Bathsheba gives birth to a child, who is not named. And it is telling to read how Bathsheba is referred to…from 2 Samuel, “The Lord struck the child that Uriah’s wife bore to David, and it became very ill. David therefore pleaded with God for the child; David fasted, and went in and lay all night on the ground.” (2 Samuel 12.15, NRSV) Six days later the child, unnamed, died.

David is shaken to his core. Bathsheba goes into mourning. David knows what he has done. And he seeks to make amends. Part of which is the writing of Psalm 51.

Have mercy on me, O God,
according to your steadfast love;
according to your abundant mercy
blot out my transgressions.
Wash me thoroughly from my iniquity,
and cleanse me from my sin.
Psalm 51.1-2, NRSV

You may recognize part of this psalm from the traditional Ash Wednesday liturgy from the Book of Alternative Services. This psalm was written that David may be cleansed from his sin and begin again. When we are baptised, water is poured out over us. Anglican and United Churches use a sprinkling method or water poured by the handful. Some traditions use full immersion.

Baptism is referred to as a spiritual cleansing. An erasing of previous sins, wiping the slate clean and starting over again. It is meant to bring us into right relationship with God, and this is why, in the early days of baptism, people would wait until they were close to death to be baptised, in order that their soul would be the purest, just prior to their death, to ensure entry to heaven.

David writes Psalm 51 as a way to make atonement to God for his terrible sins. He knows his child with Bathsheba has died because of his horrible behaviour.

For I know my transgressions,
and my sin is ever before me.
Against you, you alone, have I sinned,
and done what is evil in your sight,
so that you are justified in your sentence
and blameless when you pass judgement.
Psalm 51.3-5, NRSV

And so David promises to make things right. He is asking for another chance. He is begging, on his knees, to be returned to God’s favour.

Create in me a clean heart, O God,
and put a new and right spirit within me.
Do not cast me away from your presence,
and do not take your holy spirit from me.
Restore to me the joy of your salvation,
and sustain in me a willing spirit.
Psalm 51.10-12, NRSV

And so, David is returned to a better relationship with God. David is forgiven, yet his sins are not forgotten. He and Bathsheba go on to have four more children, all sons. Solomon, their youngest, becomes the rightful king after David’s death.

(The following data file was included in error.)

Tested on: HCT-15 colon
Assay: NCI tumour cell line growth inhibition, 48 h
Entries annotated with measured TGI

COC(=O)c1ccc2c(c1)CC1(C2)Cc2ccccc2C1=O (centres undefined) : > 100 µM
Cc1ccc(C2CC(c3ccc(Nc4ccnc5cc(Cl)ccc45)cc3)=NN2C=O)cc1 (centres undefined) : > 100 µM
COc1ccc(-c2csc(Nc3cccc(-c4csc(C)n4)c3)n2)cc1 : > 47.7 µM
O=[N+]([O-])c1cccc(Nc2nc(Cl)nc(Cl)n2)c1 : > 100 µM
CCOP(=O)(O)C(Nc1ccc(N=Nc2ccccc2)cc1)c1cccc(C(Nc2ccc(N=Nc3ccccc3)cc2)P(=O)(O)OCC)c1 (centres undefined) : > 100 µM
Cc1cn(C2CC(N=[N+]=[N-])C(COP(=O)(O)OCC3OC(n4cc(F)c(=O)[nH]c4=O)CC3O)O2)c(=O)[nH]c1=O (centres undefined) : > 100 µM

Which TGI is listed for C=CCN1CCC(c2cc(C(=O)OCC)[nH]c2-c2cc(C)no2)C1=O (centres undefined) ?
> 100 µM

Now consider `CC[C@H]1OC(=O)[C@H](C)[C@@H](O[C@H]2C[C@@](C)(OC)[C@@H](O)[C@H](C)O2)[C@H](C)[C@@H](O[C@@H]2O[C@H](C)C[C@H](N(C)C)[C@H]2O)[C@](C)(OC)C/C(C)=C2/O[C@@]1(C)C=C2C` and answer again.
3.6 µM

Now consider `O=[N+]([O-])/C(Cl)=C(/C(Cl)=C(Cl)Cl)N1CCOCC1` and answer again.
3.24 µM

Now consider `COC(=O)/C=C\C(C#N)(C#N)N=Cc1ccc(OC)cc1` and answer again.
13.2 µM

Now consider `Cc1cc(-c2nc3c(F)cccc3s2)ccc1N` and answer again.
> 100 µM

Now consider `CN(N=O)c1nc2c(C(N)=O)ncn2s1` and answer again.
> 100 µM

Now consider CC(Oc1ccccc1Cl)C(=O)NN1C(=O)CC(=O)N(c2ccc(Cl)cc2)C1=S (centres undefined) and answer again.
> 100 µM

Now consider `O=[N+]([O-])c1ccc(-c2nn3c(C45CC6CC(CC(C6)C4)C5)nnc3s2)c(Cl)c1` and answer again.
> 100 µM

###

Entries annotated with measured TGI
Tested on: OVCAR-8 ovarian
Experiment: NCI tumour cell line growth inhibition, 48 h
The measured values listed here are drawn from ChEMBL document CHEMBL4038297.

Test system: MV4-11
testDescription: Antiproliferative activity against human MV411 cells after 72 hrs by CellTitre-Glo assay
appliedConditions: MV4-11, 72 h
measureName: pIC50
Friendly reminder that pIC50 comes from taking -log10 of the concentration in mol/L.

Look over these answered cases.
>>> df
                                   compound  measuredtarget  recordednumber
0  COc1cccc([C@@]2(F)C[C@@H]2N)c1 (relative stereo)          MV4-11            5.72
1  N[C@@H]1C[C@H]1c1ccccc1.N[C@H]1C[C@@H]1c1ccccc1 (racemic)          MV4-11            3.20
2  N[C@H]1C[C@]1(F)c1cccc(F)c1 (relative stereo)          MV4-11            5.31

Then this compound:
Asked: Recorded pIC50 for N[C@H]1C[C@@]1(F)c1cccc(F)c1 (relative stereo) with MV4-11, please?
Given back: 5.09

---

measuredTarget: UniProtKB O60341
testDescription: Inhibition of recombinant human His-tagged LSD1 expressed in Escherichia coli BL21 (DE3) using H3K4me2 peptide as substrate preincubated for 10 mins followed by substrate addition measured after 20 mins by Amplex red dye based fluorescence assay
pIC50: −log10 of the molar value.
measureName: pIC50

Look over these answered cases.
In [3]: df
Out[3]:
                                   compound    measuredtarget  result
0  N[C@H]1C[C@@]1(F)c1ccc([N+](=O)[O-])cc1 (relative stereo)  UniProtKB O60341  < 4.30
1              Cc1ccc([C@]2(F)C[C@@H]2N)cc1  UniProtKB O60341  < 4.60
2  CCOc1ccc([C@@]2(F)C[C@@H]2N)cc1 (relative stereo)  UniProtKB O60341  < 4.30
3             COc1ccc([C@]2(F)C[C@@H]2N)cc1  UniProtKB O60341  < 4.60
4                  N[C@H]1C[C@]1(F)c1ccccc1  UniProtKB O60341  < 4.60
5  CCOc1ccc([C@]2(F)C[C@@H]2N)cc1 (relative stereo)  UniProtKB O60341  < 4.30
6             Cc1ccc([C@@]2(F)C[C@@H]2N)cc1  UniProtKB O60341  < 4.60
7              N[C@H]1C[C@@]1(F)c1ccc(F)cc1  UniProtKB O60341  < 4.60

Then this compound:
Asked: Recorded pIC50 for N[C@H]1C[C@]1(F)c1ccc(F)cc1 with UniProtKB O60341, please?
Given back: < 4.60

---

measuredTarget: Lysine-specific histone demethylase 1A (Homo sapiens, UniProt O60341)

The house of David is plagued with all kinds of horrific events. Your homework is to read first and second Samuel. It tells the entire sordid tale. Ask yourself if the writing captures the atrocity of what actually happened to Bathsheba and Uriah. Bathsheba continues to live with the man who raped her and has four other children with him. Yet her story doesn’t end there.

When David is on his deathbed Bathsheba reminds him that he pledged the rightful heir and King would be their youngest son Solomon. She stands up to him and reminds him of his promise. And he respects her and thus keeps that promise.

David was anointed and blessed as God’s anointed. His house was thus also blessed. Yet his sin was egregious and even after he made amends, his sins may have been forgiven, yet were not forgotten.

From Jesse, through David to Solomon and through a total of 43 generations, we get to Jesus. A man, born of God and of Woman. Fully divine and fully human. Born into a house both blessed and cursed.

Two of the best known Canadian artists are responsible for a song, written to tell part of the story of David, with great poetic licence. This story was written by the late Leonard Cohen, a Jewish poet and songwriter. It is most memorably sung by k.d. lang, a practising Buddhist, who often performs barefoot. The song is about David, it is also about Samson and Delilah. It is about life, it is also about death. Here are two verses of Hallelujah.

Now I’ve heard there was a secret chord
That David played, and it pleased the Lord
But you don’t really care for music, do you?
It goes like this, the fourth, the fifth
The minor falls, the major lifts
The baffled king composing Hallelujah

Now I’ve done my best, it wasn’t much
I couldn’t feel, so I tried to touch
I’ve told the truth, I didn’t come here just to fool you
And even though it all went wrong
I’ll stand before the Lord of song
With nothing, nothing on my tongue but Hallelujah
Leonard Cohen, “Hallelujah”

The Reverend Andrea L. Brennan, Incumbent
Knox United Church & Christ Church Anglican
Fernie, British Columbia

Sermon for Lent 5 – 21 March 2021
Psalm 51.1-12